Welcome to Our Dime Our Time, my little side project exposing too much of our lives.
I am tracking this family of 4’s journey to financial independence, month by month, and scattering in bits of knowledge that I have picked up over the years. My hope is that it will inspire you to take charge of your life – BE WEIRD! Being normal, or following along with whatever everyone else is doing, is usually not the right answer.
We made the decision to take control of our money instead of it controlling us and I ended up starting this blog in February as way to keep me focused and track our progress, and as a way for you to keep me accountable.
Part of the process is telling everyone in the world where we spent our money each month. I don’t do it to brag or show that we’re better than anyone, we’re far from it. I want you to see our story and apply it to yours…for example I want you to know that if half or more of your take home pay is going to housing then you need to start making a plan to move, or make more money. If a huge chunk of your cash flow is going to pay for items with gas engines in them…then you are probably setting yourself up for mediocrity, and who wants that? I have met so many people during my insurance/finance days that can’t save $100 in a month…but they have the newest iPhone, nice clothes, cable with the sports package, and new cars in the driveway. We were very close to falling into the spell of American consumerism…but, we woke up and so can you! Every dollar you earn is a seed…you can either eat it (consume it) or plant it (save and invest) and reap the wonderful fruit it produces later.
So where did our money go in May?
I break it down in percentages of our take home pay instead of actual dollars…my better half is a little nervous about how open I want to be with all of this, haha.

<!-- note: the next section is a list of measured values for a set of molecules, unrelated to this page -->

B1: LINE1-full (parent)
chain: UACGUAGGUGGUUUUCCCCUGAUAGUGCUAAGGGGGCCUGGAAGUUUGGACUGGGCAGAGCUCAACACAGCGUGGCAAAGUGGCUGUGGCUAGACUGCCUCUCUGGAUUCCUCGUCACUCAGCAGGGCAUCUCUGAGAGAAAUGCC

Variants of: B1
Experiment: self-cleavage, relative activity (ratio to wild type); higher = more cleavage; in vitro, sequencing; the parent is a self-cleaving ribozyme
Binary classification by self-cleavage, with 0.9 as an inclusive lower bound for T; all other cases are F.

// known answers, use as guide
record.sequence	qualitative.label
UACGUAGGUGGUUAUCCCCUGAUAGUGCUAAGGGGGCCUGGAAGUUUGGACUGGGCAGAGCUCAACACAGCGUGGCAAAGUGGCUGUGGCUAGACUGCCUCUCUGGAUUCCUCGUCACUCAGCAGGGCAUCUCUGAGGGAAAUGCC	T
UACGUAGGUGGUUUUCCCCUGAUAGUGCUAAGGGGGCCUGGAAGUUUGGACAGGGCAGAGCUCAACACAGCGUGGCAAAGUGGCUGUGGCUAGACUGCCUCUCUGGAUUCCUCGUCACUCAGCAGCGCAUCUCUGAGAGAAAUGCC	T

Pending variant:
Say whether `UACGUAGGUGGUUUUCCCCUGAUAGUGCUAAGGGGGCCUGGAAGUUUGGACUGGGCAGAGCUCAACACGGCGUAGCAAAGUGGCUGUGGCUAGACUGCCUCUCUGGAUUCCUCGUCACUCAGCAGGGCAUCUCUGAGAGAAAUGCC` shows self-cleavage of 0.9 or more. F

Mortgage (PITI) – 16%
Kids’ School – 23%
Food / House Supplies – 7%
Auto / Gas – 9%
Utilities – 4%
Miscellaneous – 9%
Savings – 7%
Travel – 14%
Debt – 16%
Total as a percentage of May take home pay – 105%
Well there we have it, back to more normal as opposed to our weird April.
Let’s break it down…
Mortgage – Our refi went through with ease and with no “gotchas”. My favorite financial advice is to challenge everything, anyone you are sending money to every month…challenge it! That’s exactly what I did with our mortgage, I called and told them I was shopping around to refinance and they responded with offering me a great rate that cut about $200 off my monthly payment and only cost me $800 in closing fees. With a quick cost/benefit analysis you can see that I will be in the black on this deal after 4 months. When I asked why they were offering me this deal, they said “we don’t want you going anywhere else”. I’ll take it, and as you can see our housing costs now total only 16% of our take home pay…this leaves a lot of money to do other things!
Kids’ School – Can you believe that daycare is our #1 expense? Does anyone else have this problem? Granted, my kids go to a very nice school and our daughter is in the private pre-k as opposed to the lottery funded Georgia pre-k offered in our state. Our son is still in the young toddlers room which is pretty pricey and I’m sure he is a handful and we are under paying to keep up with his little butt, haha. Their tuition does pay for all of their food, snacks, field trips, etc., while there. We’ll see how this expense changes in August when my daughter starts kindergarten at what she calls “the big kid school.”
Food / House Supplies – I guess we do pretty well in this category now, because we completely cut out eating out. I use to spend a small fortune eating lunch out every day, what a waste of money! When we didn’t have a plan I would routinely spend a fortune on over priced wine and craft beer while out at dinner, now that I recognize I was doing this, all of that extra money is now being used to chase our dreams. Don’t get me wrong, I still love all of the aforementioned luxuries, I have just pushed them down the priorities list. We decided to sacrifice a little now, so that we can indulge later.